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/> Shulman's visit started with an inquiry by Lynne Rostochil, who had discovered Shulman's photos of First Christian Church, which had been designed by her grandfather R. Duane Conner. "We began looking at all the photos he had done, and we were amazed at the work he had done here,” Rostochil said.
Focus on design: Architectural photographer zooms in on some of Oklahoma's buildings
Who is Julius Shulman?Julius Shulman was born in Brooklyn on Oct. 10, 1910. By the mid-1930s, he had moved to California and taken his first shots of Richard Neutra's Kun House in Hollywood. He soon took photographs of work by nearly every influential modern architect, including Raphael Soriano, Charles Eames, Gregory Ain, and Frank Lloyd Wright. By the 1950s, Shulman's photographs were the face of modern architecture and "California living” for the rest of the world. In the 1960s, as part of the Case Study House Program, Shulman photographed Pierre Koenig's "Case Study House #22,” The Stahl House. The photograph of the steel and glass house with its linear roof would become an icon of modern architecture. Shulman is credited with promoting the California lifestyle of the 1950s and 60s, as well as the careers of the architects of that time. His body of work is housed at the Getty Center in Los Angeles and is considered the definitive record of the clean modernity of the mid-20th Century.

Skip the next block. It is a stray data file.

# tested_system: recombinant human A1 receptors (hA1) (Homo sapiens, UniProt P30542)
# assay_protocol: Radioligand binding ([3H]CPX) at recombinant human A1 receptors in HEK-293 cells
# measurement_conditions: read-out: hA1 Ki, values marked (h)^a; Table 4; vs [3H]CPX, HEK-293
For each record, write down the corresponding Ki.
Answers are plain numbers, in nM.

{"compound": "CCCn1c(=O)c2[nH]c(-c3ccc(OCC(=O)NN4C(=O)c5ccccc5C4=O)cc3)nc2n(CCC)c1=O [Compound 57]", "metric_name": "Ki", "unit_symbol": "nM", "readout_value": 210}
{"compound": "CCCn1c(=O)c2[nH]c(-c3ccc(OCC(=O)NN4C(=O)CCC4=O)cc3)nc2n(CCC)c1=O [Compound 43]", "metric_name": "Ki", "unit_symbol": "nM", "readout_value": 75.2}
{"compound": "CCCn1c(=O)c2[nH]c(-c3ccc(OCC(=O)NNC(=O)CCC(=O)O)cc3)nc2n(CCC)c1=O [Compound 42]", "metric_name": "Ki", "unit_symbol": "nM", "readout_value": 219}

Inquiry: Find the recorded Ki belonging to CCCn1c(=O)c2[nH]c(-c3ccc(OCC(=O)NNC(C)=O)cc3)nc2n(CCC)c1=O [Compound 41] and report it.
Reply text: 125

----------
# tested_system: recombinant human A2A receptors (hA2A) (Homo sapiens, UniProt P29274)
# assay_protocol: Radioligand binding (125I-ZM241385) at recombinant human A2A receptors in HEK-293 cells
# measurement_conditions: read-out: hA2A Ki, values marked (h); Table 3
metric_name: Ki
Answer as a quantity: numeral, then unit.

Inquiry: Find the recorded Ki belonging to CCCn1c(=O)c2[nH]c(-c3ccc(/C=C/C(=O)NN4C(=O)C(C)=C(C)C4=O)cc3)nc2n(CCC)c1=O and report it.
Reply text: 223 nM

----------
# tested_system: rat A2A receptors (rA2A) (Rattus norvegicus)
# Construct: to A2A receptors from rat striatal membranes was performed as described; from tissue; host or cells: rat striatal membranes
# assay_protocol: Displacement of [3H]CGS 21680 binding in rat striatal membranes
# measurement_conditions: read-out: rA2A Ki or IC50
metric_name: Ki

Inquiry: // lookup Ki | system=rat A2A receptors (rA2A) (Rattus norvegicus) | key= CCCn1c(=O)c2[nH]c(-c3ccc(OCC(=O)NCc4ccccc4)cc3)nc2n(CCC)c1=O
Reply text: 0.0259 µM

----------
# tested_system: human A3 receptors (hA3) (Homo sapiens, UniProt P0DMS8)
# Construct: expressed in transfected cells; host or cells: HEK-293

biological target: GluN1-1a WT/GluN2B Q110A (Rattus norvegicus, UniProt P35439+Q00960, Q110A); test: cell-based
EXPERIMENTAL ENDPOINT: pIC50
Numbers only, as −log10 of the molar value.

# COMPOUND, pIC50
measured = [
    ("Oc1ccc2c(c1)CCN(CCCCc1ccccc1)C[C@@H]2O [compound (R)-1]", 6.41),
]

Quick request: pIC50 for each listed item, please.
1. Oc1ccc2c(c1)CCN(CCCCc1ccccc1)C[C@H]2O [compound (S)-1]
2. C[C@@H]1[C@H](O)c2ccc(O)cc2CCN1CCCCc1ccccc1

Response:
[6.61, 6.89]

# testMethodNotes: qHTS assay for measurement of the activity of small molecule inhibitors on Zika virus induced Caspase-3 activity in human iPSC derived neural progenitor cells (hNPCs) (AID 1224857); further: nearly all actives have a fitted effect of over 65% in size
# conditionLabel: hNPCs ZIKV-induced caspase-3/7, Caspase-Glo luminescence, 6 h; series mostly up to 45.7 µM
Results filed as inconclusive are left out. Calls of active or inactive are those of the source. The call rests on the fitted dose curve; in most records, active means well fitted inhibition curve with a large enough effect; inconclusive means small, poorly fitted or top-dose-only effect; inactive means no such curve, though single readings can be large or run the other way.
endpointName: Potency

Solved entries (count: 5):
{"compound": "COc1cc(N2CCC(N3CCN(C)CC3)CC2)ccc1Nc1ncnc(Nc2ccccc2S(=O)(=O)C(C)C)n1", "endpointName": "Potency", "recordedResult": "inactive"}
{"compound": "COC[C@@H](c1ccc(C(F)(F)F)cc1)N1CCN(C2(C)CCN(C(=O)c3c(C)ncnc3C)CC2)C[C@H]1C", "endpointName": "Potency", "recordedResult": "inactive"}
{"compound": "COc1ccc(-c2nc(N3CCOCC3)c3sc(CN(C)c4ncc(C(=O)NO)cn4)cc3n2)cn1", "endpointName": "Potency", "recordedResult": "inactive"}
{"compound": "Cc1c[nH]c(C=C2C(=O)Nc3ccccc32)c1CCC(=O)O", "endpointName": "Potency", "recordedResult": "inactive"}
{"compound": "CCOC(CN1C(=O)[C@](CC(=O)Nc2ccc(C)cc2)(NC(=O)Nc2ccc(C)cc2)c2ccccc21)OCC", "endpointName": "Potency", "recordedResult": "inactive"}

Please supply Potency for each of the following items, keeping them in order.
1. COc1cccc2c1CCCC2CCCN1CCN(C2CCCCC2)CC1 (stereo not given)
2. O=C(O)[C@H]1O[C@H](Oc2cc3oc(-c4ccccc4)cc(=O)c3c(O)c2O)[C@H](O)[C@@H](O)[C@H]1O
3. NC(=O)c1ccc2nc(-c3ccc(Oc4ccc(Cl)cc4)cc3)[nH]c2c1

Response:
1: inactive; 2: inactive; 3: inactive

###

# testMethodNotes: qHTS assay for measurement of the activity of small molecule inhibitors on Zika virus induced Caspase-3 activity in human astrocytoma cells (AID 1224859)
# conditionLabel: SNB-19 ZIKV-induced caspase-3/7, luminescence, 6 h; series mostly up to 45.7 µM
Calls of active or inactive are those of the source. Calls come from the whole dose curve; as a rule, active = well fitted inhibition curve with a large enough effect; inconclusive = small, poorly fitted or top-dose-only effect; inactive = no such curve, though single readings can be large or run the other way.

Good design isn't always obviousAlthough much of his career was spent in the west, Shulman completed 60 projects in Oklahoma. Butzer said efforts are now under way to borrow some of the photos and display them locally. But not all of the Oklahoma photos feature what one might think of as great architecture. Shulman laughs as he recalls how his shot of 30 urinals along a wall at Tulsa's then new American Airlines plant ended up being used as a double-page advertisement in Architectural Record. "The advertisement was so dramatic — who ever runs a two-page advertisement of urinals?” Shulman said. "And the Crane Company was filled with work — architects saw the advertisement, were impressed with the importance of the project and then everyone was calling the distributors. They got so much business from that advertisement — you wouldn't believe it.” Shulman said it was his pleasure to share what he saw in Oklahoma with the rest of the world. "Oklahoma is very much alive, architecturally,” Shulman said. "Oklahoma is not unknown.”
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